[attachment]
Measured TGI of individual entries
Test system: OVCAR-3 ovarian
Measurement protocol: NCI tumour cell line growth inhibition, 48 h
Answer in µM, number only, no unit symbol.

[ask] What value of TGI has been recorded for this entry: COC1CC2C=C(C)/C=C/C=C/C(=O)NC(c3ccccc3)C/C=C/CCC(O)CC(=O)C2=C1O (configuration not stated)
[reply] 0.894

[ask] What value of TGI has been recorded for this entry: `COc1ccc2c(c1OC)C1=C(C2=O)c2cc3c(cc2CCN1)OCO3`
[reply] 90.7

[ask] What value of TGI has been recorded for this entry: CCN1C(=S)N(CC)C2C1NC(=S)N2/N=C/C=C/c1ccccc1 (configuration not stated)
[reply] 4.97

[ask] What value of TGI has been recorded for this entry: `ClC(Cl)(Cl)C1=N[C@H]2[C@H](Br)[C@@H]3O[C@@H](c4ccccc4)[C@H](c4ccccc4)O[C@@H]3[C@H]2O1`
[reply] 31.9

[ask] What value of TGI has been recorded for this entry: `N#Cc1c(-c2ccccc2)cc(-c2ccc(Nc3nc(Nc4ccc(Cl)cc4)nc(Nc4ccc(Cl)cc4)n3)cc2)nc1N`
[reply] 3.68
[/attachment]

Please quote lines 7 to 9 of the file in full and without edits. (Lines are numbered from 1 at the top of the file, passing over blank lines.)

[ask] What value of TGI has been recorded for this entry: `COc1ccc2c(c1OC)C1=C(C2=O)c2cc3c(cc2CCN1)OCO3`
[reply] 90.7

[ask] What value of TGI has been recorded for this entry: CCN1C(=S)N(CC)C2C1NC(=S)N2/N=C/C=C/c1ccccc1 (configuration not stated)